In reality, that couldn't be further from the truth.

According to OddsChecker, Harden has -500 odds, or a 83.3 percent chance to stay with the Nets.

Again, a quick scroll on #NBATwitter and its gloom and doom in Nets' World and near celebration in the City of Brotherly Love.

While it's clear that Brooklyn's GM Sean Marks and Sixers' GM Daryl Morey have had an open trade dialogue, the same can be said for the other 28 GMs across the league.

For Marks, he has to at least listen to what Morey is willing to offer, but anything less than a king's ransom shouldn't keep him on the phone for long.

Things will only heat up with less 48 hours until Thursday's trade deadline, but for the time being hedge your bet that Harden remains a Net.



 

NBA.com

Things are getting scary in Brooklyn. Not the kind of scary that James Harden alluded to when he dubbed the Big 3 lineup including himself, Kyrie Irving and Durant with that exact moniker, but a different kind of scary.

The prospect of breaking up the Big 3 era before it really even started, the idea that Harden is now a malcontent by mirroring his final days in Houston, is the media narrative swirling around NBA Twitter.  A proposed Ben- Simmons for Harden swap is making the rounds with fans and media speculating a deal could be imminent.

The reality is, the Nets won't trade Harden, that is unless Philadelphia includes Simmons, Tyrese Maxey, Matisse Thybulle as a starting point. Sean Marks, by all reports, isn't shopping Harden, and by his own remarks, Harden wants to stay in Brooklyn.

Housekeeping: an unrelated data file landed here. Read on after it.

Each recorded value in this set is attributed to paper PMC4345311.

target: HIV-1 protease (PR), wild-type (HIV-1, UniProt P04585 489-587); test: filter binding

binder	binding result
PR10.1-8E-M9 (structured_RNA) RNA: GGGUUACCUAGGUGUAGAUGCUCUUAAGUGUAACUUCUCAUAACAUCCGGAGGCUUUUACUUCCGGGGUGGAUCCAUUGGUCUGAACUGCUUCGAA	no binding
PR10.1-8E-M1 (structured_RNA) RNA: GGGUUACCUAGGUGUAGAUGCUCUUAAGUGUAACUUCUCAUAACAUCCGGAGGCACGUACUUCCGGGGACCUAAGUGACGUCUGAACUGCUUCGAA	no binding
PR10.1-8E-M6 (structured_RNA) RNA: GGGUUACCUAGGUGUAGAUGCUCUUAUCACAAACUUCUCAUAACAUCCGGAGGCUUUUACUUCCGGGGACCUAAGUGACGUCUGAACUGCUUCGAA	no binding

However in today's social media age-the age of misinformation-it's become gloom and doom around Nets' World.

Reading the tea leaves and casting aside erroneous reports and clear media plants to drive up and down the value of a particular player, it's almost a certainty that Harden will remain a Net past Thursday's trade deadline. 

Sixers' GM Daryl Morey covets Harden and can't wait to unload Simmons, but Philadelphia will need to offer a king's ransom to even get Marks' attention.

Any deal in-season is in all likelihood off the table, but depending how the Nets' season plays out, the trade rumors will start circulating this off-season.

The Sixers don't have the cap space to sign Harden outright, so a sign-and-trade scenario is the only way Morey can hope to pry Harden away. The reality is, mired in an eight game slide with Durant injured, Harden hobbled by injury and Irving available only part-time, from the outside looking in, it seems like the sky is falling in Brooklyn.

Things can change quickly in the NBA. Durant is reportedly right on schedule with his rehab, Joe Harris needs to make a decision in the next two weeks to continue rehabbing his ankle or opt for a second procedure, while Irving still remains unvaccinated with no end in sight to New York City's vaccine mandate.

There are a lot of  'what ifs' in Brooklyn, but if Irving is eligible to play full-time and Durant and Harris' rehab go well, people will be singing a much different tune in March.